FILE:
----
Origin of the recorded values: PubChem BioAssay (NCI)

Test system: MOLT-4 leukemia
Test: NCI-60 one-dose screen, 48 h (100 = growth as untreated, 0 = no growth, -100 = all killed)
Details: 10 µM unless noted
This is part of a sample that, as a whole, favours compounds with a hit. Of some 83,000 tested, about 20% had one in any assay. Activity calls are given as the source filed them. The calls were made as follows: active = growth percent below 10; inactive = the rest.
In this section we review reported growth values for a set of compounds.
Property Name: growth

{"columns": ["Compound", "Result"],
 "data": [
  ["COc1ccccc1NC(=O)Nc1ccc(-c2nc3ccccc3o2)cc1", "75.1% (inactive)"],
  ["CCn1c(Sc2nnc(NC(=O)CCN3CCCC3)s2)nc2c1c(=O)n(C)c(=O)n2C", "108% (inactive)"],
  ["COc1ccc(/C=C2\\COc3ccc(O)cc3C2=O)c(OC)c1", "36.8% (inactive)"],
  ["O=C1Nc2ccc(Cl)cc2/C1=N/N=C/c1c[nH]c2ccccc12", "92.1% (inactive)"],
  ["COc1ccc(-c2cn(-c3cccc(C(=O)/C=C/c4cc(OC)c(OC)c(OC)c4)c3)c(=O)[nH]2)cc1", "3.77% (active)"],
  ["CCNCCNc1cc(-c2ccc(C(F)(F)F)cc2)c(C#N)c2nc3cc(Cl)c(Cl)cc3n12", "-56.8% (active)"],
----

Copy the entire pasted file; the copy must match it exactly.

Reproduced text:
Origin of the recorded values: PubChem BioAssay (NCI)

Test system: MOLT-4 leukemia
Test: NCI-60 one-dose screen, 48 h (100 = growth as untreated, 0 = no growth, -100 = all killed)
Details: 10 µM unless noted
This is part of a sample that, as a whole, favours compounds with a hit. Of some 83,000 tested, about 20% had one in any assay. Activity calls are given as the source filed them. The calls were made as follows: active = growth percent below 10; inactive = the rest.
In this section we review reported growth values for a set of compounds.
Property Name: growth

{"columns": ["Compound", "Result"],
 "data": [
  ["COc1ccccc1NC(=O)Nc1ccc(-c2nc3ccccc3o2)cc1", "75.1% (inactive)"],
  ["CCn1c(Sc2nnc(NC(=O)CCN3CCCC3)s2)nc2c1c(=O)n(C)c(=O)n2C", "108% (inactive)"],
  ["COc1ccc(/C=C2\\COc3ccc(O)cc3C2=O)c(OC)c1", "36.8% (inactive)"],
  ["O=C1Nc2ccc(Cl)cc2/C1=N/N=C/c1c[nH]c2ccccc12", "92.1% (inactive)"],
  ["COc1ccc(-c2cn(-c3cccc(C(=O)/C=C/c4cc(OC)c(OC)c(OC)c4)c3)c(=O)[nH]2)cc1", "3.77% (active)"],
  ["CCNCCNc1cc(-c2ccc(C(F)(F)F)cc2)c(C#N)c2nc3cc(Cl)c(Cl)cc3n12", "-56.8% (active)"],